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So, at the moment, you’re living in Belgium. What’s the Haitian community like in that country?

I’ve been living in Belgium since 2011. I can definitely say that there is definitely a community. There’s a lot of things going on to show a positive image of the country [Haiti]. That community is not like the one in France, the USA, and Canada. I can say that this community does a lot of things to thrive, and it [invokes] others who have interest in [Haiti] discover our culture in all its forms.

What does it take to get you inspired to create a painting?

I can sincerely say that there’s nothing in particular that motivates me to create a painting. It has to do with with my life and vision. Anything can inspire me, can help me develop the need to create. Feelings can; the world’s problems can, the country’s miseries and so on. Besides all of that, it all depends if I am working on a particular theme, and if it’s an individual or collaborative project.

Do you have paintings that you’ve left unfinished? Why does that happen? Do you ever try to finish them?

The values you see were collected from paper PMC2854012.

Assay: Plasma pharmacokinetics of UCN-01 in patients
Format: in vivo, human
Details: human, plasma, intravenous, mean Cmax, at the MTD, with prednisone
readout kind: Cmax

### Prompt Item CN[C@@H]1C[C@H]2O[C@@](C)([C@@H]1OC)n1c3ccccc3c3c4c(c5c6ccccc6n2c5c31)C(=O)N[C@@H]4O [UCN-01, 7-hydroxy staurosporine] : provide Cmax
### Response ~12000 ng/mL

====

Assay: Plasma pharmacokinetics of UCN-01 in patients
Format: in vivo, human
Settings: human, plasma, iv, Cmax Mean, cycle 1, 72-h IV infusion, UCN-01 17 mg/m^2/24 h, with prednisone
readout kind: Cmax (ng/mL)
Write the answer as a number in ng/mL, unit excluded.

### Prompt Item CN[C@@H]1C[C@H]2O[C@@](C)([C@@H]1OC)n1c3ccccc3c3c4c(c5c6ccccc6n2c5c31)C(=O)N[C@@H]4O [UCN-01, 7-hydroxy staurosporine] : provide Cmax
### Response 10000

It’s happened a lot that I’ve started some works and don’t end up finishing them. I don’t think there’s an objective response [to this question]. I think it’s more of an emotional question. At the moment that I am creating the work, if I am in a certain frame of mind, have a certain energy, and then [end up] losing that energy and frame of mind, I don’t end up finishing. There might be a blocking in the process of creating. Also, sometimes I’ll put [a piece] in a corner and return to [complete it], but there are others that I just can’t seem to resume to, and complete, and whenever I want to resume them, the blockage is still there.


Have you accomplished everything you’ve ever wanted to accomplish in your career?

I don’t think there’s ever been anybody who ever lives to thoroughly accomplish all their dreams. In my case, I can’t really say just yet that I’ve accomplished everything I’ve wanted to accomplish in my artistic career. In spite of this, I can happily say that I have come to accomplish a lot of things that have made me happy that I chose this field. I think that the road is long, yes, but I’m on the right path, in spite of some issues.

Does literature, music, film and other forms of art play a role in your creative process?

They’re all connected. There are those who decide to create and who are not interested in with environment. There are some environments that do a lot to open one’s mind. You can’t create while sitting in one little corner in your home, in your studio. You have to see what others are doing, and figure out how others do things. Get out, go somewhere where there’s misery. Go to a gallery, a concert, the theater—to a conference about other fields to nourish your spirit, and nourish it well. The creation process will be more interesting that way. The vision will be larger, bigger. It’s my way of telling you that there’s a cultural capital and I manifest interest in the other artistic disciplines.


Source: Profound Images: An Interview With the Artist Kevens Prevaris –